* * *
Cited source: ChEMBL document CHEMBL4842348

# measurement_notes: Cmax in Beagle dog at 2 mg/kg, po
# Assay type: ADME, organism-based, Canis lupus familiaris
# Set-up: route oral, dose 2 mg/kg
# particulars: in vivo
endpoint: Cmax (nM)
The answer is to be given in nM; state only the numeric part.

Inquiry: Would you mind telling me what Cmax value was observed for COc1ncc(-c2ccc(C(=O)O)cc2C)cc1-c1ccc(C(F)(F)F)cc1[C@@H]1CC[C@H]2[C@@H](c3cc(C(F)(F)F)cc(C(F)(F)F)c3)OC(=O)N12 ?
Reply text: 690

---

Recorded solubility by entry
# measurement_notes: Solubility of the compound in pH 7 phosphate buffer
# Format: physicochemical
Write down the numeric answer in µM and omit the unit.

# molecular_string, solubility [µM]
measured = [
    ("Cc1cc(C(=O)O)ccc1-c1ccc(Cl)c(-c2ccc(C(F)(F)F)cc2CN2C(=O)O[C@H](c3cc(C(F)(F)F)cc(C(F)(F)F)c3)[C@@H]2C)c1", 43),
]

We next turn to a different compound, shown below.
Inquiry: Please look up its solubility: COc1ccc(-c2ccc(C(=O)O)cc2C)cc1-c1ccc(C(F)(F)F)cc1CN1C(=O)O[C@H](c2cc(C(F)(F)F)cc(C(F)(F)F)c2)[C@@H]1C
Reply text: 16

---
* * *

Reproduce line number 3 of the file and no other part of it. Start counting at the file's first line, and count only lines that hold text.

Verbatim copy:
# Assay type: ADME, organism-based, Canis lupus familiaris